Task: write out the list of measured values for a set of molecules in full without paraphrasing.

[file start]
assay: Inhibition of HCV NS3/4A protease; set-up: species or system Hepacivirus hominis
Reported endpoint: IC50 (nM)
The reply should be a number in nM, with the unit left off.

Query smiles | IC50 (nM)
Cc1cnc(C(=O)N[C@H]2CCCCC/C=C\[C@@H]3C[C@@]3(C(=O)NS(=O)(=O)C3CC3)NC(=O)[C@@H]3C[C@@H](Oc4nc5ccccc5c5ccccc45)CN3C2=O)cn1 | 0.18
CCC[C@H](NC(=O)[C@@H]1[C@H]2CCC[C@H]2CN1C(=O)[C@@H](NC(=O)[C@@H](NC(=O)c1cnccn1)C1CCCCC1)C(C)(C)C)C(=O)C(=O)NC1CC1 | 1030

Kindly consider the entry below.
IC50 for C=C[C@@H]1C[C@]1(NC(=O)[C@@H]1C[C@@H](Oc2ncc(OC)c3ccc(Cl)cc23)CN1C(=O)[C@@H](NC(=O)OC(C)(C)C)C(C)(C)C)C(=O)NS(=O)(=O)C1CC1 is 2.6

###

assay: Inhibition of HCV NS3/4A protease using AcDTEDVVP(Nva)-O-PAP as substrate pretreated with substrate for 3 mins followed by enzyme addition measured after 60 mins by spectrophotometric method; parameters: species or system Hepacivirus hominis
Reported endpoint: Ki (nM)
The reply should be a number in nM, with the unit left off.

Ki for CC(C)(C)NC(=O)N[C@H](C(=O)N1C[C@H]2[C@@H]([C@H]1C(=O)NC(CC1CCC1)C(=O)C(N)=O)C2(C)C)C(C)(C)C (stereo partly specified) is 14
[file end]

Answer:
assay: Inhibition of HCV NS3/4A protease; set-up: species or system Hepacivirus hominis
Reported endpoint: IC50 (nM)
The reply should be a number in nM, with the unit left off.

Query smiles | IC50 (nM)
Cc1cnc(C(=O)N[C@H]2CCCCC/C=C\[C@@H]3C[C@@]3(C(=O)NS(=O)(=O)C3CC3)NC(=O)[C@@H]3C[C@@H](Oc4nc5ccccc5c5ccccc45)CN3C2=O)cn1 | 0.18
CCC[C@H](NC(=O)[C@@H]1[C@H]2CCC[C@H]2CN1C(=O)[C@@H](NC(=O)[C@@H](NC(=O)c1cnccn1)C1CCCCC1)C(C)(C)C)C(=O)C(=O)NC1CC1 | 1030

Kindly consider the entry below.
IC50 for C=C[C@@H]1C[C@]1(NC(=O)[C@@H]1C[C@@H](Oc2ncc(OC)c3ccc(Cl)cc23)CN1C(=O)[C@@H](NC(=O)OC(C)(C)C)C(C)(C)C)C(=O)NS(=O)(=O)C1CC1 is 2.6

###

assay: Inhibition of HCV NS3/4A protease using AcDTEDVVP(Nva)-O-PAP as substrate pretreated with substrate for 3 mins followed by enzyme addition measured after 60 mins by spectrophotometric method; parameters: species or system Hepacivirus hominis
Reported endpoint: Ki (nM)
The reply should be a number in nM, with the unit left off.

Ki for CC(C)(C)NC(=O)N[C@H](C(=O)N1C[C@H]2[C@@H]([C@H]1C(=O)NC(CC1CCC1)C(=O)C(N)=O)C2(C)C)C(C)(C)C (stereo partly specified) is 14